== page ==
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jack_green 11-23-2011 04:33 AM

help me with bash shell script
 
hello , friends. i am new to bash shell script. i have no idea about the thing about this "" () [] .

for example: [ "$string" == "test" ] [ $number -eq 0 ] but sometime (( ("%year" % 4) == "0" )) . It seems that all of them works.

ok, now i am not sure when should i use [ string -eq string ] or [ digit -eq digit ], when use [ == ]
and (( )). something like that
please help me..

Bruce Hill 11-23-2011 04:49 AM

This Bash Guide is the best read on the net.

Hope that helps.

David the H. 11-23-2011 11:26 AM

The link given gives you all you need to know. But to boil it down:

[...] The traditional test command, [ is actually a synonym for "test". Portable across shells and systems, but suffers from syntactical weaknesses.

[[...]] The "new" test keyword. First implemented in ksh, and also adopted by bash. It overcomes a lot of the problems with the old test, and adds some new features like pattern-matching with globs and regex. Everything that the original does, this one can do too, and often better. But it's not portable.

((...)) Arithmetic evaluation. Supported in both bash and ksh these days. Since it outputs an exit code, it can be used in place of one of the above tests when the operation involves numbers. But remember, the shell does integer math only.

So in a nutshell, use ((...)) for arithmetic comparisons and [[...]] for string and complex comparisons. Only use [...] if you truly need posix-style compatibility, which you probably don't. But do learn how to use it, for those times when you come across it.

Edit: by the way, be very careful to recognize the difference between a string and a numeric comparison. Try these two commands, for example:

Code:

[[ 99 > 100 ]] && echo "dat's true" || echo "say what?"

[[ 99 -gt 100 ]] && echo "dat's true" || echo "say what?"


jack_green 11-23-2011 07:47 PM

Quote:

Originally Posted by David the H. (Post 4531828)
The link given gives you all you need to know. But to boil it down:

[...] The traditional test command, [ is actually a synonym for "test". Portable across shells and systems, but suffers from syntactical weaknesses.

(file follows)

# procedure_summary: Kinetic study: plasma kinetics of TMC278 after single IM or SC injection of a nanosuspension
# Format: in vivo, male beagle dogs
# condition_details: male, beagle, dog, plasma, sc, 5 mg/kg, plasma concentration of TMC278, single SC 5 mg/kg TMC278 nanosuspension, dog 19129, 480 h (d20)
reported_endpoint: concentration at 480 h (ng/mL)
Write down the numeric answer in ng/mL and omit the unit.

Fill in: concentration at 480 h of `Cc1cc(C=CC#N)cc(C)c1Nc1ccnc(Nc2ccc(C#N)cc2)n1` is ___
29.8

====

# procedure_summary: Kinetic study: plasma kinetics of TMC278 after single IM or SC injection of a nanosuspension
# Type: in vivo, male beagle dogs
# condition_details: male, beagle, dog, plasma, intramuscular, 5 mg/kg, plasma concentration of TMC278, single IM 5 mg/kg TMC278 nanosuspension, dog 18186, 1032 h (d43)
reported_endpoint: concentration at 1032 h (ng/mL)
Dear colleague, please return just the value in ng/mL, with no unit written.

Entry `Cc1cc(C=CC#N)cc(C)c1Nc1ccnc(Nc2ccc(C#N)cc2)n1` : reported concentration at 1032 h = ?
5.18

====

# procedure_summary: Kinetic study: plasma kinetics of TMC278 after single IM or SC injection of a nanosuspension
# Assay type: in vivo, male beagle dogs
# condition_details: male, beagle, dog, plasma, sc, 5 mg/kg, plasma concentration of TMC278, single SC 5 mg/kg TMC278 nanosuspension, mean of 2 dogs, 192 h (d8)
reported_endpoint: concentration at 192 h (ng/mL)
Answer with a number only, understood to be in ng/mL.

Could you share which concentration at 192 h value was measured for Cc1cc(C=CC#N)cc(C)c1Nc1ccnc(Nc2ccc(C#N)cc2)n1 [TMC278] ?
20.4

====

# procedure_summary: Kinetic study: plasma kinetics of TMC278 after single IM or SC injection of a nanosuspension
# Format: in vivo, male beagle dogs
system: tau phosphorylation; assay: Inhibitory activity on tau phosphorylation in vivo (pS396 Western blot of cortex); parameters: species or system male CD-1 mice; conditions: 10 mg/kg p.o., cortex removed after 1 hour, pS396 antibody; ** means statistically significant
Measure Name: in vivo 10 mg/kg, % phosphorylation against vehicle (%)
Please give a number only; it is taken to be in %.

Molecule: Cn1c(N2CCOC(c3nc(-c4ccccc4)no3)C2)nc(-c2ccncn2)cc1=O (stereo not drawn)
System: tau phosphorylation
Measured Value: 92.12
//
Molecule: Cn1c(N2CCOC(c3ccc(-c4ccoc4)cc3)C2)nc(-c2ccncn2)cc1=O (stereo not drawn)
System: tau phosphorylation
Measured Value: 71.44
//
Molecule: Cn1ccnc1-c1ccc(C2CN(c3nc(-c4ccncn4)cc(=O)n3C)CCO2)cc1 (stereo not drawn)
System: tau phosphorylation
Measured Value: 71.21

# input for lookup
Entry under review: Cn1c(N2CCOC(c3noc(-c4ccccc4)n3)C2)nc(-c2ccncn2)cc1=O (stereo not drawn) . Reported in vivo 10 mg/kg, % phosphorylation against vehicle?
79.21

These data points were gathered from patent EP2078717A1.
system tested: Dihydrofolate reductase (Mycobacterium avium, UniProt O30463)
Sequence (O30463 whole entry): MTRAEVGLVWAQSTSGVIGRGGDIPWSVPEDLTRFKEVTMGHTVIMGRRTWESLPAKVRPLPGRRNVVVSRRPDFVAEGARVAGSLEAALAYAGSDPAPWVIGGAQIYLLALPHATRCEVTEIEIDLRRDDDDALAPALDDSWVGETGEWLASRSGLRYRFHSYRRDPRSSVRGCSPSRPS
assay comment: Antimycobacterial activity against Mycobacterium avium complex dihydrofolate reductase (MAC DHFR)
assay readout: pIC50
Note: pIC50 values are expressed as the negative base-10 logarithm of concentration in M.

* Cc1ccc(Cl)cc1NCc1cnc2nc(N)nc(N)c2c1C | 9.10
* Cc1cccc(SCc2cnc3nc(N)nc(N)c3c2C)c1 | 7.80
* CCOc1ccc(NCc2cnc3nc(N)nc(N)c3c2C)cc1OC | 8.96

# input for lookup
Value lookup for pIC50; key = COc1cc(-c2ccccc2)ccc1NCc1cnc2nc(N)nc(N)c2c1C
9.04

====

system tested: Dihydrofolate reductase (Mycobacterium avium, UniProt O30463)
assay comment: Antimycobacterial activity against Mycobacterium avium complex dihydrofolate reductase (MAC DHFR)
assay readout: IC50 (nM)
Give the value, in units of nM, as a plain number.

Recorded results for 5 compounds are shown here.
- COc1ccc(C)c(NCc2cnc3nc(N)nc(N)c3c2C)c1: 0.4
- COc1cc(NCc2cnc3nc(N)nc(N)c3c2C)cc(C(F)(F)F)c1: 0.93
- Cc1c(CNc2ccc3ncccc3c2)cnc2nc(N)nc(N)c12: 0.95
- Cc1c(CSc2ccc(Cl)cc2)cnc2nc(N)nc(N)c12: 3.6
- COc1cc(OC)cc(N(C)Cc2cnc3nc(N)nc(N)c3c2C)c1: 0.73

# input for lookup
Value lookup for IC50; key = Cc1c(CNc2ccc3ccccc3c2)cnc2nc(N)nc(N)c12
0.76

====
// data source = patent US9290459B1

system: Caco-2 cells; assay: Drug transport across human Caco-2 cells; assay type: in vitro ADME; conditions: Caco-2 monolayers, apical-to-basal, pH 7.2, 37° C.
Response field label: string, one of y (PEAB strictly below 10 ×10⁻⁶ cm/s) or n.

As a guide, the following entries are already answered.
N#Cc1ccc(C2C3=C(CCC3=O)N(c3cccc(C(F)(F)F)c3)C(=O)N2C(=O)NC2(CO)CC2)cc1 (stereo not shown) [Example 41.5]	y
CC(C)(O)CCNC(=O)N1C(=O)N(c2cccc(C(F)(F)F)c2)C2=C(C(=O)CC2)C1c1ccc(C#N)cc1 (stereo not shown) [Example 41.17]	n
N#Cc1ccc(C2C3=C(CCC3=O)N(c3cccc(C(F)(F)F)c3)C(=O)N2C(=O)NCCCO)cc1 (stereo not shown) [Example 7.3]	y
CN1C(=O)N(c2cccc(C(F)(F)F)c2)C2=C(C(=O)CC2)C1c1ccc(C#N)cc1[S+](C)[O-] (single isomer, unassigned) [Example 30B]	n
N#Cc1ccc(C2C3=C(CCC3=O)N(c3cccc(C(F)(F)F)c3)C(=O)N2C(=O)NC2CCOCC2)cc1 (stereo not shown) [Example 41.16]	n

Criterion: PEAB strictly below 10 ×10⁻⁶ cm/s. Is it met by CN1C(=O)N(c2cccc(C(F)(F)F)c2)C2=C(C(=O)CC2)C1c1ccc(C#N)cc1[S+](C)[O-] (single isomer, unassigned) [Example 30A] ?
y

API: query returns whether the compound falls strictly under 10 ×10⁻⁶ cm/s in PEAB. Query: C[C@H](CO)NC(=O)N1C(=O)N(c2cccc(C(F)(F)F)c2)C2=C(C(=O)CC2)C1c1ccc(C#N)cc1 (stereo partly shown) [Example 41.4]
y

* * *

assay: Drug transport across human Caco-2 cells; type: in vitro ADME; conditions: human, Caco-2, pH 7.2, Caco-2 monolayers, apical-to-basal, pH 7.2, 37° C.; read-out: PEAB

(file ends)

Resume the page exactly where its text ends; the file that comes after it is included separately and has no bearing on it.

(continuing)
[[...]] The "new" test keyword. First implemented in ksh, and also adopted by bash. It overcomes a lot of the problems with the old test, and adds some new features like pattern-matching with globs and regex. Everything that the original does, this one can do too, and often better. But it's not portable.

((...)) Arithmetic evaluation. Supported in both bash and ksh these days. Since it outputs an exit code, it can be used in place of one of the above tests when the operation involves numbers. But remember, the shell does integer math only.

So in a nutshell, use ((...)) for arithmetic comparisons and [[...]] for string and complex comparisons. Only use [...] if you truly need posix-style compatibility, which you probably don't. But do learn how to use it, for those times when you come across it.

Edit: by the way, be very careful to recognize the difference between a string and a numeric comparison. Try these two commands, for example:

Code:

[[ 99 > 100 ]] && echo "dat's true" || echo "say what?"

[[ 99 -gt 100 ]] && echo "dat's true" || echo "say what?"




thanks so much

jack_green 11-23-2011 07:48 PM

Quote:

Originally Posted by Bruce Hill (Post 4531437)
This Bash Guide is the best read on the net.

Hope that helps.

sorry , i am not asking tutorial.
anyway thanks all the same.

corbintechboy 11-23-2011 08:36 PM

Quote:

Originally Posted by jack_green (Post 4532244)
sorry , i am not asking tutorial.
anyway thanks all the same.

Who would want to learn anyway? :rolleyes:

jack_green 11-23-2011 11:30 PM

Quote:

Originally Posted by corbintechboy (Post 4532280)
Who would want to learn anyway? :rolleyes:

yeah, i wanna learn bash shell script , but i already have bash shell script guide . and i posted the thread here casue i didnot understand at that moments and wanna somebody who can tell me clearly. and "David the H" who did it for me .

Bruce Hill 09-25-2017 07:50 AM

Quote:

Originally Posted by Bruce Hill (Post 4531437)
This Bash Guide is the best read on the net.

Hope that helps.

There is The Bash Guide for those who are interested.
It's different than the other guide; complementary, and for a different learning style.

pan64 09-25-2017 10:13 AM

Quote:

Originally Posted by jack_green (Post 4532244)
sorry , i am not asking tutorial.
anyway thanks all the same.

just check the one of the first links on that page (Special Characters) and you will find an answer.


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